And finally, Rep. Lydia Blume (D-York) will present LD 887, which would increase the maximum property tax fairness credit from $750 to $2,000. The credit would be fully refundable after the application of nonrefundable credits. And Rep. Rachel Talbot Ross (D-Portland) would strengthen the property tax fairness credit so that it would provide the same benefits as the old Circuit Breaker program.

Expanding Public Preschool Programs

On May 1, Rep. Victoria Kornfield (D-Bangor) will present a bill (LD 1458) to the Education Committee that would set a goal to ensure that public pre-school for 4-year-olds is offered in every school district in the state. The bill directs the Department of Education (DOE) to come up with a list of recommendations for how to make that happen, including how to fund the program. It is currently up to local school districts to decide if they want to offer pre-K. Nearly 80 percent of Maine school districts offer at least one public preschool classroom and approximately 40 percent of all eligible children are enrolled in pre-K statewide, according to the DOE.

Providing Health Insurance to Pregnant Women & Families

On May 1, the Health and Human Services Committee will consider a bill that would expand access to Cub Care, the free or low-cost health insurance program for pregnant women and families with children.

LD 1539, sponsored by Rep. Ann Carney (D-Cape Elizabeth), would raise the maximum eligibility level of family income for Cub Care from 200 percent of the federal poverty level ($50,200 for family of three) to 325 percent of FPL ($67,535 for family of three). It would also remove the three-month waiting period for enrollment in the program following the loss of health insurance or coverage under an employer-based plan. Carney’s bill would also expand eligibility for the program to persons 19 and 20 years of age and to noncitizens under 21 years of age. Finally, the proposal would repeal the mandatory asset test and premium payments for Cub Care.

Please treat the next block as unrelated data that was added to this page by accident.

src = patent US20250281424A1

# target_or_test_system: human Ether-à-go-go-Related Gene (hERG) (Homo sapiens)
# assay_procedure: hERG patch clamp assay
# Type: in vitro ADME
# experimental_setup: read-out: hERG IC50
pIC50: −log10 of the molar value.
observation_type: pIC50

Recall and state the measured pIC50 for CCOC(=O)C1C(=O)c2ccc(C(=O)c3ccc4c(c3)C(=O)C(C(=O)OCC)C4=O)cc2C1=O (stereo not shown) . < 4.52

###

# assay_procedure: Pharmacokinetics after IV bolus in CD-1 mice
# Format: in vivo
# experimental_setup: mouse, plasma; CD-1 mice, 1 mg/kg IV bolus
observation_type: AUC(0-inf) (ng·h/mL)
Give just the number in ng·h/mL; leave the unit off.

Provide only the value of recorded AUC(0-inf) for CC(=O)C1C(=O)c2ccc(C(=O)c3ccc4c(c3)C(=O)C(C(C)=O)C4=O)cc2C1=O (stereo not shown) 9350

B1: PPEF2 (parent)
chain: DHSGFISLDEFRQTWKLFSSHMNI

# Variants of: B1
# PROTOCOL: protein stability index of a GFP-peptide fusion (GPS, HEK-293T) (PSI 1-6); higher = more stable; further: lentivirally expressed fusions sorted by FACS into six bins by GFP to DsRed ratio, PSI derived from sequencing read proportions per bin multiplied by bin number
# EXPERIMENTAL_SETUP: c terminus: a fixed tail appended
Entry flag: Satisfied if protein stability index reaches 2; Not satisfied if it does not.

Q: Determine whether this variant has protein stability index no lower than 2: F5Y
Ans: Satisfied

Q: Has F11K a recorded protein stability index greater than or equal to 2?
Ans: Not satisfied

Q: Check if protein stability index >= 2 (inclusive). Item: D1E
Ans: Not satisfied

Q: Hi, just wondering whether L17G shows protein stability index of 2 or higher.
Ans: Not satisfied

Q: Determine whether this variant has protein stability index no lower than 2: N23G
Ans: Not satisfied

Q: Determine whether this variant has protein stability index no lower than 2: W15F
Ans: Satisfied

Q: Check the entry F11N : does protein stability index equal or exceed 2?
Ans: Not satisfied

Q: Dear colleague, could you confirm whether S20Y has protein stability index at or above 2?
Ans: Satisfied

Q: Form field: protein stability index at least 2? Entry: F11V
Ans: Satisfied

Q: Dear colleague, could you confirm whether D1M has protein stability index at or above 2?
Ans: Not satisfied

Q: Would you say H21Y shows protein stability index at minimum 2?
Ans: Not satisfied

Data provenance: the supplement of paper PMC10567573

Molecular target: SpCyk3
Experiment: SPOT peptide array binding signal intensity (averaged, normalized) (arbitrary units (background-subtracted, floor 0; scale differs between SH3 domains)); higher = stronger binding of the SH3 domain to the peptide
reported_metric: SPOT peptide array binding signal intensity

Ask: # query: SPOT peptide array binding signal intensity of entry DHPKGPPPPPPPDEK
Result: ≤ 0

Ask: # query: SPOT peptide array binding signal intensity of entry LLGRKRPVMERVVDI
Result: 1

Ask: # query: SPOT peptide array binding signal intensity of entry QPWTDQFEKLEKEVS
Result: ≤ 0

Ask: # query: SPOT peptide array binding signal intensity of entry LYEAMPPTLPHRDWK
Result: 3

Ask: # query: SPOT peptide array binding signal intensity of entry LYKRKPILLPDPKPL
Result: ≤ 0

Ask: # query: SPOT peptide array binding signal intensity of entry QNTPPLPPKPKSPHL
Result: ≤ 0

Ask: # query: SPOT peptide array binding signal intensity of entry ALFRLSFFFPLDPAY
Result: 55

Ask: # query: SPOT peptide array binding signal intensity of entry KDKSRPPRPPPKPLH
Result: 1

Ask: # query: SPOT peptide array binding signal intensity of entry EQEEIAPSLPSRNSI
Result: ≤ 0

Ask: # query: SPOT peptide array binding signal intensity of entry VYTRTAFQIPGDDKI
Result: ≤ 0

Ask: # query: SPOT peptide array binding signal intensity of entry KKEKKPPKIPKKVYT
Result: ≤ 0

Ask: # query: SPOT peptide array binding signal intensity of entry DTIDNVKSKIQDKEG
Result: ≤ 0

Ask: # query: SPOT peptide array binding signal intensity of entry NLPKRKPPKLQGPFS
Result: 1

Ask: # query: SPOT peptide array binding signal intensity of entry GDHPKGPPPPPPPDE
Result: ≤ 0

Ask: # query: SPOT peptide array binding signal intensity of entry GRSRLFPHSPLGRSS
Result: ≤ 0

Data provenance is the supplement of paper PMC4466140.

On the same day the Health Coverage, Insurance and Financial Services Committee will hear LD 132, sponsored by Rep. Heidi Brooks (D-Lewiston), which would repeal a LePage-era law that allowed insurance companies to charge higher premiums to older people and people living in rural areas. The Affordable Care Act overrode the law, but Democrats have been trying to reinstate state consumer protections in case Congress or the Supreme Court repeals the ACA.

Making College Affordable

On May 2, Sen. Dave Miramant (D-Knox County) will present a bill (LD 155) to the Education Committee that would prohibit colleges from charging student fees unless the institution uses a standardized financial aid offer form developed by the Commissioner of Education. The bill directs the state to develop a standard format for financial aid offers to students and specifies that the form must clearly identify each student fee to be paid to the college.

On the same day, the committee will hear LD 860, sponsored by Rep. Michael Brennan (D-Portland), which would provide free tuition at community colleges for Maine students. The Maine Community College System would be required to include in its biennial budget the estimated cost of the “No-cost Tuition Program.” Rep. Mattie Daughtry (D-Brunswick) will then present LD 1538, which would require that rates of compensation for Maine Community College System staff be the same at every community college in the system.